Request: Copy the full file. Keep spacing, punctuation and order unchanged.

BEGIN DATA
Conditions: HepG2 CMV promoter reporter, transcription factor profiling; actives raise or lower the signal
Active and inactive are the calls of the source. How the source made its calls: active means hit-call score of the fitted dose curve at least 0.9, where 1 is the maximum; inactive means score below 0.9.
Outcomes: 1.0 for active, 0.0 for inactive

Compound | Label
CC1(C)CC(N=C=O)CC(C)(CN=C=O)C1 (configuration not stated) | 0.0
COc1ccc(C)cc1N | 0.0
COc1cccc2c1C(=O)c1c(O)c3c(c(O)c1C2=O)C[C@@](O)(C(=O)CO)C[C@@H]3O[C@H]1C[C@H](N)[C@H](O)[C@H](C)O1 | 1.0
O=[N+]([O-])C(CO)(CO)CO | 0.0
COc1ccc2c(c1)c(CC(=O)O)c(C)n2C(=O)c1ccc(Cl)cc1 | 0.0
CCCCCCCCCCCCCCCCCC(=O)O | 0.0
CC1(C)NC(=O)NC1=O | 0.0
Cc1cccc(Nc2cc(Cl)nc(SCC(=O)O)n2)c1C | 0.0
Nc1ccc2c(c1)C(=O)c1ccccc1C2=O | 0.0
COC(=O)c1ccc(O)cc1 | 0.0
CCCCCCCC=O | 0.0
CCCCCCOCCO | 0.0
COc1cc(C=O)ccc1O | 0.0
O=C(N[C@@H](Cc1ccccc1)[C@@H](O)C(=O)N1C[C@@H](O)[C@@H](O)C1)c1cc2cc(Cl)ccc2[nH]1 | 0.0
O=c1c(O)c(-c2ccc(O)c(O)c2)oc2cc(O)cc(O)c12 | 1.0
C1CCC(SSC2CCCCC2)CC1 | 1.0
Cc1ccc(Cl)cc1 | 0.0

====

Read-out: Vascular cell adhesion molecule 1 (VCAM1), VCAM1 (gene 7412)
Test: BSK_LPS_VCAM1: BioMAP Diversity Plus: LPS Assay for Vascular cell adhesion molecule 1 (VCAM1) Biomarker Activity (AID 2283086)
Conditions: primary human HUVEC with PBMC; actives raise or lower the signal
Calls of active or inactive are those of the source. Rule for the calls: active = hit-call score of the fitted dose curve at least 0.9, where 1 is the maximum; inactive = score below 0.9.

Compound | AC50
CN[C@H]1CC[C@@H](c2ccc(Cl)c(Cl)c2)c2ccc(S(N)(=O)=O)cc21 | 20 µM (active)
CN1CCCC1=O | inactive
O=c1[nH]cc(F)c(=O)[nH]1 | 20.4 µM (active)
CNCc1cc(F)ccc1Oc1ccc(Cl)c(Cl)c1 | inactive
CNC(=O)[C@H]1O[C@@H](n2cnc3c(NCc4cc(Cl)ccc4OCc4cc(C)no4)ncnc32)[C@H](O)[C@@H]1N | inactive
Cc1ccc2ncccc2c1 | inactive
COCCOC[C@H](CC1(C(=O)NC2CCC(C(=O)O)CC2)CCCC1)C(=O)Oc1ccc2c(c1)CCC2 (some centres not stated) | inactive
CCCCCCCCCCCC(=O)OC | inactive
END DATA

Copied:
Conditions: HepG2 CMV promoter reporter, transcription factor profiling; actives raise or lower the signal
Active and inactive are the calls of the source. How the source made its calls: active means hit-call score of the fitted dose curve at least 0.9, where 1 is the maximum; inactive means score below 0.9.
Outcomes: 1.0 for active, 0.0 for inactive

Compound | Label
CC1(C)CC(N=C=O)CC(C)(CN=C=O)C1 (configuration not stated) | 0.0
COc1ccc(C)cc1N | 0.0
COc1cccc2c1C(=O)c1c(O)c3c(c(O)c1C2=O)C[C@@](O)(C(=O)CO)C[C@@H]3O[C@H]1C[C@H](N)[C@H](O)[C@H](C)O1 | 1.0
O=[N+]([O-])C(CO)(CO)CO | 0.0
COc1ccc2c(c1)c(CC(=O)O)c(C)n2C(=O)c1ccc(Cl)cc1 | 0.0
CCCCCCCCCCCCCCCCCC(=O)O | 0.0
CC1(C)NC(=O)NC1=O | 0.0
Cc1cccc(Nc2cc(Cl)nc(SCC(=O)O)n2)c1C | 0.0
Nc1ccc2c(c1)C(=O)c1ccccc1C2=O | 0.0
COC(=O)c1ccc(O)cc1 | 0.0
CCCCCCCC=O | 0.0
CCCCCCOCCO | 0.0
COc1cc(C=O)ccc1O | 0.0
O=C(N[C@@H](Cc1ccccc1)[C@@H](O)C(=O)N1C[C@@H](O)[C@@H](O)C1)c1cc2cc(Cl)ccc2[nH]1 | 0.0
O=c1c(O)c(-c2ccc(O)c(O)c2)oc2cc(O)cc(O)c12 | 1.0
C1CCC(SSC2CCCCC2)CC1 | 1.0
Cc1ccc(Cl)cc1 | 0.0

====

Read-out: Vascular cell adhesion molecule 1 (VCAM1), VCAM1 (gene 7412)
Test: BSK_LPS_VCAM1: BioMAP Diversity Plus: LPS Assay for Vascular cell adhesion molecule 1 (VCAM1) Biomarker Activity (AID 2283086)
Conditions: primary human HUVEC with PBMC; actives raise or lower the signal
Calls of active or inactive are those of the source. Rule for the calls: active = hit-call score of the fitted dose curve at least 0.9, where 1 is the maximum; inactive = score below 0.9.

Compound | AC50
CN[C@H]1CC[C@@H](c2ccc(Cl)c(Cl)c2)c2ccc(S(N)(=O)=O)cc21 | 20 µM (active)
CN1CCCC1=O | inactive
O=c1[nH]cc(F)c(=O)[nH]1 | 20.4 µM (active)
CNCc1cc(F)ccc1Oc1ccc(Cl)c(Cl)c1 | inactive
CNC(=O)[C@H]1O[C@@H](n2cnc3c(NCc4cc(Cl)ccc4OCc4cc(C)no4)ncnc32)[C@H](O)[C@@H]1N | inactive
Cc1ccc2ncccc2c1 | inactive
COCCOC[C@H](CC1(C(=O)NC2CCC(C(=O)O)CC2)CCCC1)C(=O)Oc1ccc2c(c1)CCC2 (some centres not stated) | inactive
CCCCCCCCCCCC(=O)OC | inactive